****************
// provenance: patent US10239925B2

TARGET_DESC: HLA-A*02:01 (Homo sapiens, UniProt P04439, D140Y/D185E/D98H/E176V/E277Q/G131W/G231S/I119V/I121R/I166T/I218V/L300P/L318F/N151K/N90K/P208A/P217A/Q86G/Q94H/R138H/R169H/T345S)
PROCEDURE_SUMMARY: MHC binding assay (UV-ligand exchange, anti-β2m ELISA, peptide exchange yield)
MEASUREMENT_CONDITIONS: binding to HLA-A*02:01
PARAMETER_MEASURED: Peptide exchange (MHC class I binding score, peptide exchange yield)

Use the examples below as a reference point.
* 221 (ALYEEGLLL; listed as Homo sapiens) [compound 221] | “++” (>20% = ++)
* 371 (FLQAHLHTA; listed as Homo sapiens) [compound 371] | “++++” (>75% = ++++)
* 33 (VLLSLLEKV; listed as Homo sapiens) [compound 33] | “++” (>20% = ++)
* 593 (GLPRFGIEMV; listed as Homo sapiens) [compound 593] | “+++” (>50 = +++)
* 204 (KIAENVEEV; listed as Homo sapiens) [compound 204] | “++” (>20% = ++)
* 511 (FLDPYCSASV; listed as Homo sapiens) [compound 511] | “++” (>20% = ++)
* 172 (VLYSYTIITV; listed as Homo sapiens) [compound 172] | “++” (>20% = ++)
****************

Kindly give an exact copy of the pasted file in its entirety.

// provenance: patent US10239925B2

TARGET_DESC: HLA-A*02:01 (Homo sapiens, UniProt P04439, D140Y/D185E/D98H/E176V/E277Q/G131W/G231S/I119V/I121R/I166T/I218V/L300P/L318F/N151K/N90K/P208A/P217A/Q86G/Q94H/R138H/R169H/T345S)
PROCEDURE_SUMMARY: MHC binding assay (UV-ligand exchange, anti-β2m ELISA, peptide exchange yield)
MEASUREMENT_CONDITIONS: binding to HLA-A*02:01
PARAMETER_MEASURED: Peptide exchange (MHC class I binding score, peptide exchange yield)

Use the examples below as a reference point.
* 221 (ALYEEGLLL; listed as Homo sapiens) [compound 221] | “++” (>20% = ++)
* 371 (FLQAHLHTA; listed as Homo sapiens) [compound 371] | “++++” (>75% = ++++)
* 33 (VLLSLLEKV; listed as Homo sapiens) [compound 33] | “++” (>20% = ++)
* 593 (GLPRFGIEMV; listed as Homo sapiens) [compound 593] | “+++” (>50 = +++)
* 204 (KIAENVEEV; listed as Homo sapiens) [compound 204] | “++” (>20% = ++)
* 511 (FLDPYCSASV; listed as Homo sapiens) [compound 511] | “++” (>20% = ++)
* 172 (VLYSYTIITV; listed as Homo sapiens) [compound 172] | “++” (>20% = ++)